In the wake of the Flint water crisis, two more deaths from Legionnaires’ disease have been confirmed, bringing the total up from 10 to 12. In 2014 and 2015, the state found 91 cases of this illness. It is believed that at least half of the cases are associated with the recent water crisis, though at this time they are still uncertain.  
Eden Wells, M.D., Chief Medical Executive with the MDHHS, said:
“To date, 91 cases and 12 deaths have been identified in total for 2014 and 2015 in Genesee County. We remain vigilant in identifying any potential case associated with the outbreak.”
Although it is unconfirmed if the outbreak is related to the crisis in the water system, it is clear that those who developed the disease obtained it through some body of water. Legionnaires’ disease cannot be spread from person to person and instead festers in in warm water. It is often found in places like hot tubs, cooling towers, and water systems of bigger units like apartment buildings and hospitals. It can even be contracted from air conditioning units. Once someone inhales the bacteria, or the mist containing the bacteria, they may develop a serious respiratory infection and then potentially fatal pneumonia.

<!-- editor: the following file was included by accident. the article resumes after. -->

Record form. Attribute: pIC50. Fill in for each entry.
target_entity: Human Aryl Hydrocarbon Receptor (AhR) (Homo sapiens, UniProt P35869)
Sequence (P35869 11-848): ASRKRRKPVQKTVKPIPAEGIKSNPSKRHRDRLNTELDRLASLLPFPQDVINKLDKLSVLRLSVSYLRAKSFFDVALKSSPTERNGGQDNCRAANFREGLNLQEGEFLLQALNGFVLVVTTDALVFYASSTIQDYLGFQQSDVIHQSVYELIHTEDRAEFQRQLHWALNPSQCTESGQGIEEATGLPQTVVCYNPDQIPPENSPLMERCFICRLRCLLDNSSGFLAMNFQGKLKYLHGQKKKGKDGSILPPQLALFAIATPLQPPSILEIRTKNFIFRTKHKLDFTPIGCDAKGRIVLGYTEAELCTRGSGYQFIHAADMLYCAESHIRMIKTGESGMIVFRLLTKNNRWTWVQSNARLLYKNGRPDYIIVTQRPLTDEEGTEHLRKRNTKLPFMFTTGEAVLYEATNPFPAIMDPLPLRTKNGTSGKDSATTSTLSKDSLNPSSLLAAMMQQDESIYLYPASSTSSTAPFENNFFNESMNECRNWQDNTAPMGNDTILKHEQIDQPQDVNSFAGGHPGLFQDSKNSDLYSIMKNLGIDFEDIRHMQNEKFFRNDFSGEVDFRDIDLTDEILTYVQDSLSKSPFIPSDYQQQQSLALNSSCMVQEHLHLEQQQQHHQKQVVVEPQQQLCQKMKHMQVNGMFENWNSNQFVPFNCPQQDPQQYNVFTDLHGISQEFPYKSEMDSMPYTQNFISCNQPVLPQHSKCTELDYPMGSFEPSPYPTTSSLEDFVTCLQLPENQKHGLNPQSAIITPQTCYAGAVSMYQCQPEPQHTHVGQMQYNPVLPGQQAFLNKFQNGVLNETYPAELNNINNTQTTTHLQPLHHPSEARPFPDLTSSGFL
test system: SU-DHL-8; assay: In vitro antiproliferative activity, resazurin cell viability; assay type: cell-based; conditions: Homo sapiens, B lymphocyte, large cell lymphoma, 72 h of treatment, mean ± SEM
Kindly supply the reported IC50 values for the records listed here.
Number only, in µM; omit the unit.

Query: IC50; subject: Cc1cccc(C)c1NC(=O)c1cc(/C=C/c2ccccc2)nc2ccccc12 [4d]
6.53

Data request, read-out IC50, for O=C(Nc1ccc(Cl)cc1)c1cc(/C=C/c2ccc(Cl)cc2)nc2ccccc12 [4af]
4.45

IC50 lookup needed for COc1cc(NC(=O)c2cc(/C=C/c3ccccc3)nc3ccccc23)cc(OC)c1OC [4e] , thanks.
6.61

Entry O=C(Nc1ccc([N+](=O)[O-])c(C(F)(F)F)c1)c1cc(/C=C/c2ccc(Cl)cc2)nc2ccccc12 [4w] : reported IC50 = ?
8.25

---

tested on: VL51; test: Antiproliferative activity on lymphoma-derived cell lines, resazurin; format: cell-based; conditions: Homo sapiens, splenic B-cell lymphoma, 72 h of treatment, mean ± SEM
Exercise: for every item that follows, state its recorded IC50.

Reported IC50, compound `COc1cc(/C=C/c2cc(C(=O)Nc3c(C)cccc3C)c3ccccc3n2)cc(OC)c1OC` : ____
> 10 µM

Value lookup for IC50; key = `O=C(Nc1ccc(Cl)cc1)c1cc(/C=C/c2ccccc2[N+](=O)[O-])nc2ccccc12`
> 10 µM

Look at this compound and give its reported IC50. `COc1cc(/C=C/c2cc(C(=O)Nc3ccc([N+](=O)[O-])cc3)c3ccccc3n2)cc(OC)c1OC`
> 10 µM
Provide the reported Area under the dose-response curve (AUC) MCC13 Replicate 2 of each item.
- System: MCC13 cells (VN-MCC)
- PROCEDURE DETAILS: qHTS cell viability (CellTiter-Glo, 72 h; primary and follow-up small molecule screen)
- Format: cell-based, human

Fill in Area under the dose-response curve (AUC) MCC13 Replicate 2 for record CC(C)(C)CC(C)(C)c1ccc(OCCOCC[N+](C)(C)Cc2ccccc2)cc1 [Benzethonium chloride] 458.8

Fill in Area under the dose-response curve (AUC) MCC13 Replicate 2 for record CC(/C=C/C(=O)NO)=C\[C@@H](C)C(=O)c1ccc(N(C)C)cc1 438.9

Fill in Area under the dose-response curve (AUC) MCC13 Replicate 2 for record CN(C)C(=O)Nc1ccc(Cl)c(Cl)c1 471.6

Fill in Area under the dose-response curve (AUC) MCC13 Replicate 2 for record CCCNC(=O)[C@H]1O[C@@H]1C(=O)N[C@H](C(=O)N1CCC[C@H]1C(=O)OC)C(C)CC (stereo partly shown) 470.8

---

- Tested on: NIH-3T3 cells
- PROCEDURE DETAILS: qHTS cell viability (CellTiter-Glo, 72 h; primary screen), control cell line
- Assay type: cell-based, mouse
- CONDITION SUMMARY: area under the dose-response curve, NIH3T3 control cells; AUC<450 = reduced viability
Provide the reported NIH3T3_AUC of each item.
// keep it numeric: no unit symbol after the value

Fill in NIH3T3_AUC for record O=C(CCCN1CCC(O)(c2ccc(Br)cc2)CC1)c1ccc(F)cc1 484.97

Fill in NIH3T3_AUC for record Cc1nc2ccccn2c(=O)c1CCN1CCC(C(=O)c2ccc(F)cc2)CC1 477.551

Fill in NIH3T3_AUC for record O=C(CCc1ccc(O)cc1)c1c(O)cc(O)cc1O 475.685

The Michigan Department of Health and Human Services has stated that it is working diligently to determine the exact cause of these two new cases. However, documents that had been released in February suggest that officials were aware of the disease and had linked it to the water crisis as long as 10 months ago. This has led citizens around the country to develop distrust in their water supplies and health officials. 
The crisis in Flint began in April 2014 when, as a cost-saving measure, the state moved the source of its tap water from Detroit’s supply to the Flint River. The system was switched back to Detroit’s in October 2015 after the state noted that there were high levels of lead in many people’s blood, particularly in children’s. Lead is a toxic agent that can lead to severe health problems, including, but not limited to, permanent damage to the nervous system and even death.
The Michigan Department of Health and Human Services has stated that it is working closely with nearby Wayne State University, the Genesee County Health Department and the Center for Disease Control and Prevention to be more vigilant of cases of this disease in 2016.